Enjoy the Serge while you read…

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Last nights in Paris are tough. There is something about the city’s energy, its history, its sights and smells that make it impossible to leave. To soften the blow, last nights in Paris are overtaken by the consumption of delicious and innovative French Food. Last year was Le Verre Volé, a restaurant in a wine store serving up gentrified provincial cuisine–for this occasion Sanaë and I finished a bottle of Vouvray together. This year it was Paris’ newest “bobo” bistro in the 10th Arrondissement, Inaki Aizpitarte’s Le Chateaubriand, a chef and his restaurant stacked with all the hype the world can offer. Maybe by oblivion or sheer naivete, I was unaware that Le Chateaubriand, was just ranked #15 in the WORLD on San Pelligrino’s list of top 50. Without preconceived notions of perfection, Le Chateaubriand’s 60€, mercurial prix fixe exceeded our expectations and awoke the magic that emanates from Paris’ cobblestone streets on last nights.
Yes, we were exhausted from a day of travel from the South; yes, it was a bit too hot inside despite the cool air outside; yes the wine arrived a bit too late, and yes the clientele was a bit over the top. But these were only blips in a two hour, 5 course meal filled with warm service, chilled watermelon soup and mint ice cream, funky whites and juicy reds, and proteins from the land and the sea.

Le Chateaubriand looks out onto Avenue Parmentier from open windows paned with slightly rusted steel. The restaurant is decorated with chalkboards, typical of French restaurants–one for wines by the glass, one for liquors and another for ingredient sources. The tables, made of dark brown wood are the on the smaller side; the lights give off a yellow glow and are not dimmed. One server presents you with the wine menu and the other runs through the daily changing prix fixe menu. The menu, constructed by executive chef Inaki Aizpitarte, is born out of the Basque country like himself, bounded by French tendons though never constricted. When describing the corn dish the ambiguously french/spanish head waiter explained that the team had vacationed in Brasil bringing with them local grains and heirloom corns. The style of service is laid back but apparent. If brooklyn has a grade school education in hospitality and service, and manhattan elites have a doctorate, Le Chateaubriand falls in between, graduating college with honors.
While for some, the restaurant itself may leave something to be desired, for me the casual environment was spot on. And, serving Chef Aizpitarte’s food certainly helps their cause. Serve me his food on the streets of Paris, and I’d be happy. The meal started with a funky glass of white wine from the region we had just vacationed, the Languedoc, and a glass of crisp, yet rounded Chardonnay from one of the world’s most renowned wine growing region, Bourgogne. What accompanied those glasses was a most extensive and intricate selection of Amuses Bouche (complimentary small courses to get the pallet ready.) There was a watermelon soup with smoked eel, tiny langoustine dusted with tempura and pan fried, bite size cheese puffs and a raw scallop covered with a garden of microgreens and herbs. It was quite a beautiful, tasty and thoughtful spread of small dishes to get our minds, mouths, and stomachs ready for the 3 main courses.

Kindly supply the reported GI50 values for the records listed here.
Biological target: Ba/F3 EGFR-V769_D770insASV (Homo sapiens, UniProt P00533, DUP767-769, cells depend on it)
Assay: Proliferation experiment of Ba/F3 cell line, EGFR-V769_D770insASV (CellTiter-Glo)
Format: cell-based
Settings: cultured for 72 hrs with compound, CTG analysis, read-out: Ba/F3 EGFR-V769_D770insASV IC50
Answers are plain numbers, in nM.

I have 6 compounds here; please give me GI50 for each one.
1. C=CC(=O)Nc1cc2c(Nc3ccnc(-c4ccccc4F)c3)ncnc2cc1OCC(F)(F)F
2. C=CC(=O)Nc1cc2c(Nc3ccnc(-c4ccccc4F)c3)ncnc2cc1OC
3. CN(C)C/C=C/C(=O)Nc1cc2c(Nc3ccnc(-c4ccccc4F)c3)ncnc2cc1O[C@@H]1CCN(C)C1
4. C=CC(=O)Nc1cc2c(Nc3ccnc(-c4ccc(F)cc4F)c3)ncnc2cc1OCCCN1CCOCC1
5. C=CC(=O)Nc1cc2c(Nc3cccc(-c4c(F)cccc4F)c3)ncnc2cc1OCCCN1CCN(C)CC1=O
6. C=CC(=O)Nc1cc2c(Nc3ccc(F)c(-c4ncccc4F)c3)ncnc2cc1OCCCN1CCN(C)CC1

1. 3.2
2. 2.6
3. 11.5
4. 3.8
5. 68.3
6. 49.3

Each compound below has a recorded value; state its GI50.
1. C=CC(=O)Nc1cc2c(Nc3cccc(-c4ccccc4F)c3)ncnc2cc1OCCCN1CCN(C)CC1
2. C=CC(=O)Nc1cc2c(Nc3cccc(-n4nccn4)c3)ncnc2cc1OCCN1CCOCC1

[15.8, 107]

The first and arguably the best course was a perfectly cooked piece of Atlantic tuna, Thon de L’ile d’Yeu (an island off the coast of Brittany,) paired with a smoked, fluffy potato salad, pickled spring onions and homemade potato chips to provide a crunch. Our wine server paired the dish with a glass of juicy wine from Bordeaux, the tannin and up front fruit component of this wine carried me through the rest of the meal. The second course was notable for its beautiful presentation; white fish–Brill, or Barbue in French–next to a salad of corn and Brazilian grains. The husks of the corn were elegantly laid on top although they needed to be brushed aside to fully enjoy the dish. The salad was crunchy, and the corn was an excellent compliment to the lemony, salty fish by its side.
Finally, the third course finished the evening off with meat; a small succulent portion of veal tenderloin, pink in the center moving towards shades of brown around the edges. It was paired artistically with French bitter greens and sweet spinach. Beneath the meat was a spoonful of spinach puree dragged across the bottom of the plate like a brush stroke. While there were a couple of small misses here or there, the three courses were balanced, thoughtful and technically excellent. The timing and sizes of the plates kept you on your heels, increasingly satiated and intrigued.

The most experimental course of all was the final one: dessert. Sometimes, I think exceptional new chefs go a bit to far with dessert, and this was no exception. I like my last course simple and sweet, but not too sweet. For dessert, Chef Iniapatki provided us with a scoop of ice cream made from three different types of mint, accompanied by baby white mushrooms. The second dessert was a raw egg yolk, with a slightly hardened exterior, nested on top of a sweet pastry. We were told to put the pastry in our mouth whole, and as was expected, the yolk exploded as we bit down. I would equate the experience to that of riding a massive roller coaster; as you slowly get pulled up to the initial drop, you can never be exactly prepared for the decline, and when it hits, it’s as disorienting as ever.
Avec l’addition, we were given small strawberries mixed with rose flower seeds and tiny candies—a nice final touch. As we left Le Chateaubriand, the cool Parisian air aided in digestion. A walk two metro stops down the line capped another last night and last meal in Paris, and the realization that a jetlagged week of work was hours around the bend.


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